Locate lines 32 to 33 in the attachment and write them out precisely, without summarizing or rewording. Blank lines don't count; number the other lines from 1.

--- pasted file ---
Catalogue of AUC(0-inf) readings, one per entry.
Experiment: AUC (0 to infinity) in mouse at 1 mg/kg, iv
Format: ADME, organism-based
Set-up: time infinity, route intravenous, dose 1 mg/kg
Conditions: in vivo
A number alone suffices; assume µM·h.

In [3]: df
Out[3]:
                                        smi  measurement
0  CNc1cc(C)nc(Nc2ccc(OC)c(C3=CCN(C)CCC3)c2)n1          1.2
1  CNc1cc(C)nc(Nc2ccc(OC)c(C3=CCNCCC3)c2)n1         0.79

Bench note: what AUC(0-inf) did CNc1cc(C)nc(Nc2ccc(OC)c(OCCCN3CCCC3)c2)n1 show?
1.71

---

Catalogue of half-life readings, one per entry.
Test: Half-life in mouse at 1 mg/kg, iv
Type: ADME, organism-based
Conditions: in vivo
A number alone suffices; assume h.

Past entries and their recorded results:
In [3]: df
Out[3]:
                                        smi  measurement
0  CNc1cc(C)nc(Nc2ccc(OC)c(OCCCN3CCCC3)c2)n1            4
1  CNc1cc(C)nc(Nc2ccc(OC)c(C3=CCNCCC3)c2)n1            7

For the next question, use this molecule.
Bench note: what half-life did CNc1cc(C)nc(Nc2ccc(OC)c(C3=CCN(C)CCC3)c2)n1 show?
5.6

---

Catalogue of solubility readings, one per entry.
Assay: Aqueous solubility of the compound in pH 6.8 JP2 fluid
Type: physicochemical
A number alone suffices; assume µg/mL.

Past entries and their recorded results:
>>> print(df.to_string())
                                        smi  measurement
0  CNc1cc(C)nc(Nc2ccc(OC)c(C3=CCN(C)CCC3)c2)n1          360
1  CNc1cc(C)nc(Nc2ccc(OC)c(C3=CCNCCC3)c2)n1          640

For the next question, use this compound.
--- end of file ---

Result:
Type: physicochemical
A number alone suffices; assume µg/mL.